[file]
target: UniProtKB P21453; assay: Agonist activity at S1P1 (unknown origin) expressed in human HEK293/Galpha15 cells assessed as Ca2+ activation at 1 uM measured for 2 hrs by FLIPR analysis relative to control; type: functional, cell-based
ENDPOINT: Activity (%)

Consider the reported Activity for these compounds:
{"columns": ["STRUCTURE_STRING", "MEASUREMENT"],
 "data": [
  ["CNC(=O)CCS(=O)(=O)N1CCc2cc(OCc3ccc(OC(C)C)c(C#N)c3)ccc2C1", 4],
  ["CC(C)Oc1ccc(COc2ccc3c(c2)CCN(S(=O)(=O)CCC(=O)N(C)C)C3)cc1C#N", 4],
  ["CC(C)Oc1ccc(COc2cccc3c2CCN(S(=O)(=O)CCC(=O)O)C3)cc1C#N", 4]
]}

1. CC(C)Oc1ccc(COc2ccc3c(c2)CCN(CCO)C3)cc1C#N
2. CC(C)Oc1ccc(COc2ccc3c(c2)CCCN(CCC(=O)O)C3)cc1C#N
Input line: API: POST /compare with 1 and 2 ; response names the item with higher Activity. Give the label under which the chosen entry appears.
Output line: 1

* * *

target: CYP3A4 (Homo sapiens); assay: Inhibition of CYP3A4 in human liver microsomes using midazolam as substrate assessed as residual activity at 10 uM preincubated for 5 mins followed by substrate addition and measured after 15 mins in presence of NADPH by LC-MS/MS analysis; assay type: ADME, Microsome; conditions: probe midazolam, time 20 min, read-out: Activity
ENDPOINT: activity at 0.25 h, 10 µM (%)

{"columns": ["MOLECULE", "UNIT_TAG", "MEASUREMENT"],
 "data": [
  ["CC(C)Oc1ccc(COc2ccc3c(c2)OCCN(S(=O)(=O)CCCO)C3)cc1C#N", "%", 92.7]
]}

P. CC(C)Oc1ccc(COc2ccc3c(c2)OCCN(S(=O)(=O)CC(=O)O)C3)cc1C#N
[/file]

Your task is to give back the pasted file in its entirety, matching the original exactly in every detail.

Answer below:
target: UniProtKB P21453; assay: Agonist activity at S1P1 (unknown origin) expressed in human HEK293/Galpha15 cells assessed as Ca2+ activation at 1 uM measured for 2 hrs by FLIPR analysis relative to control; type: functional, cell-based
ENDPOINT: Activity (%)

Consider the reported Activity for these compounds:
{"columns": ["STRUCTURE_STRING", "MEASUREMENT"],
 "data": [
  ["CNC(=O)CCS(=O)(=O)N1CCc2cc(OCc3ccc(OC(C)C)c(C#N)c3)ccc2C1", 4],
  ["CC(C)Oc1ccc(COc2ccc3c(c2)CCN(S(=O)(=O)CCC(=O)N(C)C)C3)cc1C#N", 4],
  ["CC(C)Oc1ccc(COc2cccc3c2CCN(S(=O)(=O)CCC(=O)O)C3)cc1C#N", 4]
]}

1. CC(C)Oc1ccc(COc2ccc3c(c2)CCN(CCO)C3)cc1C#N
2. CC(C)Oc1ccc(COc2ccc3c(c2)CCCN(CCC(=O)O)C3)cc1C#N
Input line: API: POST /compare with 1 and 2 ; response names the item with higher Activity. Give the label under which the chosen entry appears.
Output line: 1

* * *

target: CYP3A4 (Homo sapiens); assay: Inhibition of CYP3A4 in human liver microsomes using midazolam as substrate assessed as residual activity at 10 uM preincubated for 5 mins followed by substrate addition and measured after 15 mins in presence of NADPH by LC-MS/MS analysis; assay type: ADME, Microsome; conditions: probe midazolam, time 20 min, read-out: Activity
ENDPOINT: activity at 0.25 h, 10 µM (%)

{"columns": ["MOLECULE", "UNIT_TAG", "MEASUREMENT"],
 "data": [
  ["CC(C)Oc1ccc(COc2ccc3c(c2)OCCN(S(=O)(=O)CCCO)C3)cc1C#N", "%", 92.7]
]}

P. CC(C)Oc1ccc(COc2ccc3c(c2)OCCN(S(=O)(=O)CC(=O)O)C3)cc1C#N